Watches and Wonders in Geneva is back, and some of the biggest names in the watch industry are introducing new models at the annual show. One of them is Zenith, which is reviving some of their best models, including the Pilot and Defy collections. We covered their best three models from Watches and Wonders Geneva, which you can learn the details of above.
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Zenith Pilot Ceramic
This model revisits the collection’s aesthetic codes in an outstanding silhouette full of subtle details. Crafted in a 40mm black ceramic case, the Pilot Automatic features an entirely new case design with a distinct flat-top round bezel fixed on top of the rounded case. The black ceramic version is entirely microblasted for a stealthy matte finish. The oversized crown, a defining feature of Pilot watches, takes on a more modern, angular form while remaining easy to operate—even with gloves on.
The black opaline dial, with its horizontal grooves, mimics the look of corrugated metal sheets that make up the fuselage of many older aircraft. The oversized luminescent Arabic numerals, a signature feature of Zenith Pilot watches and dashboard instruments since the early 1900s, take on a more modern font and are applied as metal markers filled with white Super-LumiNova.
At 6 o’clock above the date window, the luminescent hour marker takes the form of a flat white line, recalling the artificial horizon instrument in the plane. Here, it allows the wearer to instantly understand the orientation of the watch and read the time without second-guessing. The dial is signed “Pilot”, as Zenith remains the first and only brand to hold the rights to mark its dials with the term.
Visible through the sapphire display back, the Pilot Automatic is powered by the El Primero 3620 high-frequency manufacture movement, which delivers a power reserve of 60 hours when fully wound. The winding mechanism’s open and blackened oscillating weight recalls the archetypal and essential “artificial horizon” dashboard instrument, which informs the pilot of the aircraft’s orientation relative to the Earth’s horizon.
Zenith Defy Revival Shadow
For its latest addition to the Defy Revival collection, Zenith imagines an alternate possibility for the very first Defy silhouette from 1969 in a decidedly modern and stealthy rendition. The Defy Revival Shadow crafted in titanium, a metal lauded for its lightweight yet impressive durability and resistance to corrosion, the highly angular Defy Revival case with its fourteen-sided bezel is entirely micro blasted for a matte finish, revealing the dark gray tone of titanium and enhancing the geometry of the singular and instantly recognizable case.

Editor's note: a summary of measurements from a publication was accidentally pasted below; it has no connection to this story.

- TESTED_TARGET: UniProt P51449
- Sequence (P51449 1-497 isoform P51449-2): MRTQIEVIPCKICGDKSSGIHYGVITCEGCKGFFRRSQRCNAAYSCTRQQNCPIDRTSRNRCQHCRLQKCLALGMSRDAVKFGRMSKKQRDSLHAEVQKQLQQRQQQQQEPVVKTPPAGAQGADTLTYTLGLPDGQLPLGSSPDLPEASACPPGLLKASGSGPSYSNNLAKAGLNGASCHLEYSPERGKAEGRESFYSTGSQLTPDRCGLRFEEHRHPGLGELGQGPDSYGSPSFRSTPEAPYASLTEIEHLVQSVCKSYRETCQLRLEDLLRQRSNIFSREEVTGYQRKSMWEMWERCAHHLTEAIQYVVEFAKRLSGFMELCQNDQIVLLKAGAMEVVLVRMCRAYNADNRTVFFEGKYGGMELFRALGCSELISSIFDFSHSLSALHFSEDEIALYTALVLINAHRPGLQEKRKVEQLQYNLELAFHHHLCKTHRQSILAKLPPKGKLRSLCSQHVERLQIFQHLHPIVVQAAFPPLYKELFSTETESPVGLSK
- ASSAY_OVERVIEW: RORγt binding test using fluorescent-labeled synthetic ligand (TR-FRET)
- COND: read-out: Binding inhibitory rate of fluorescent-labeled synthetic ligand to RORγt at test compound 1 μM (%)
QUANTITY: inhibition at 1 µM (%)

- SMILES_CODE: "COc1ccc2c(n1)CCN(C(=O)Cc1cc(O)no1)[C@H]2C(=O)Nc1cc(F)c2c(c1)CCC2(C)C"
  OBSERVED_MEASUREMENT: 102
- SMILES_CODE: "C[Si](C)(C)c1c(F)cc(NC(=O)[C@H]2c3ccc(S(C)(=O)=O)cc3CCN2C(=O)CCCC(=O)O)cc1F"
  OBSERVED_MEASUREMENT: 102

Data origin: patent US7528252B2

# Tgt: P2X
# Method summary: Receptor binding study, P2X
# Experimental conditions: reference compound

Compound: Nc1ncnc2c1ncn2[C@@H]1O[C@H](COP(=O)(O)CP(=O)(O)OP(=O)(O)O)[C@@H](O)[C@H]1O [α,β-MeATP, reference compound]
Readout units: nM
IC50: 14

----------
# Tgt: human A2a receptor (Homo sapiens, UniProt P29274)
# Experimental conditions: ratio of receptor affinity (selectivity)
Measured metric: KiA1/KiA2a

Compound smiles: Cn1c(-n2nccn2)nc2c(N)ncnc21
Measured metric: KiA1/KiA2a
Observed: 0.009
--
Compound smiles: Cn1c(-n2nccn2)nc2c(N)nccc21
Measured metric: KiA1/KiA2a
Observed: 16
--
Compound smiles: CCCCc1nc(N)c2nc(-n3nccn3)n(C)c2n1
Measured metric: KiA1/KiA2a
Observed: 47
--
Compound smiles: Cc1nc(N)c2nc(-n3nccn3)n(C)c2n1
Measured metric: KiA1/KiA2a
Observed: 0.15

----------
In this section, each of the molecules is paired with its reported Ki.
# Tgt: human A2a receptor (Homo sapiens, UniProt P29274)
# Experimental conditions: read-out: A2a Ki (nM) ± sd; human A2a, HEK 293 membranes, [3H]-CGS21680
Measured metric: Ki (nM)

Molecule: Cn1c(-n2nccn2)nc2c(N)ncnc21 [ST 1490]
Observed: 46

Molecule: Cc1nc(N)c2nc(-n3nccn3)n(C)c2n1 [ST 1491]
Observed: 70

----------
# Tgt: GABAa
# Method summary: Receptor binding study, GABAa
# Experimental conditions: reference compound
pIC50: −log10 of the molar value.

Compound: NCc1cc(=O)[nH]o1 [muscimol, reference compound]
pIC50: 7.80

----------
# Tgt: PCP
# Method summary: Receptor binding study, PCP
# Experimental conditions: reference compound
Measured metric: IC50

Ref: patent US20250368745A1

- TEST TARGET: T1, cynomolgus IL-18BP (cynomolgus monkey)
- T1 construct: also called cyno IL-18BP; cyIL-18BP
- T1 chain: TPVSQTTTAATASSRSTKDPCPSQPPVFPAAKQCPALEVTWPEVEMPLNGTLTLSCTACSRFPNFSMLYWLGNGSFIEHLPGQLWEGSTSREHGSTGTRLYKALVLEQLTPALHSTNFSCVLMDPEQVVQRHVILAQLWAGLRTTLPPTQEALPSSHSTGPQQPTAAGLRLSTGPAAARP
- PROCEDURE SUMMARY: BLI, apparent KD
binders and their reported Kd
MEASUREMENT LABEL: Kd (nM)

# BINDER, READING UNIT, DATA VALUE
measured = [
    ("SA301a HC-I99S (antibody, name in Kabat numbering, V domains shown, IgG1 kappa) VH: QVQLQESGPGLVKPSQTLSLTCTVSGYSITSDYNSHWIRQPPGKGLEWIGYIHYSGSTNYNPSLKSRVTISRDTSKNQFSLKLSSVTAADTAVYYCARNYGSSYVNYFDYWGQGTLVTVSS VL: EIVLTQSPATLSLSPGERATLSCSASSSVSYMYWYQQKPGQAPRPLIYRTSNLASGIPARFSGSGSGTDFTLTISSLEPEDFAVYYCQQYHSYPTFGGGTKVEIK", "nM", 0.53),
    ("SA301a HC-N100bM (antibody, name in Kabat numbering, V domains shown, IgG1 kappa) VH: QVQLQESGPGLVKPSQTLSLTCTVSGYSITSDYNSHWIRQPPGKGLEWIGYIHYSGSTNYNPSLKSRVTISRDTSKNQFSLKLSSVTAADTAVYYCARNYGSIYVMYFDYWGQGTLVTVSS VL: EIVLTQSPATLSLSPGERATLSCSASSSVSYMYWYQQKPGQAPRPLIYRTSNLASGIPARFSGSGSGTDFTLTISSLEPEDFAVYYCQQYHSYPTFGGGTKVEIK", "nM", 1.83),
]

A first for Zenith and its iconic “ladder” bracelet, the links and clasp are crafted in titanium, and finished with the same matte texture as the case. The Defy Revival Shadow’s dial is matte black with a distinctly vintage look. The hands, filled with a cream coloured Super-LumiNova pigment, as well as the applied square hour markers with horizontal grooves, are polished and finished in rhodium for optimum legibility.
Visible through the sapphire display back, which does not compromise the case’s impressive water-resistance of 30 ATM (300 meters), the automatic Elite 670 manufacture movement operates at a frequency of 4 Hz (28,800 VpH) with a power reserve of 50 hours.
Zenith DEFY Skyline Ceramic
Much harder than traditional metals and alloys like stainless steel, ceramic boasts many properties that make it a compelling choice for all-situations watches like the DEFY Skyline. Its extreme hardness, which requires diamond-tipped tools to cut the sharp lines of the DEFY Skyline and decorate it with a mix of satin-brushed and polished surfaces, makes ceramic highly resistant to scratches and visible wear.
This model features a black galvanic dial with a sunray finish, shimmering as the light hits its surface. The entire dial features a geometric pattern, consisting of the Zenith four-pointed stars that historically featured prominently on the case backs of vintage DEFY references as a “double Z”. Evoking the starry night sky, the blackened star-shaped sunken into the dial features sharp inward facets, with different angles catching light.
This watch is powered by the El Primero 3620 automatic high-frequency manufacture movement, beating at the rate of 5Hz (36’000VpH), providing a 1/10th of a second indicator directly driven by the escapement. Its efficient automatic bi-directional winding mechanism with a blackened star-shaped rotor delivers a power reserve of approximately 60 hours.
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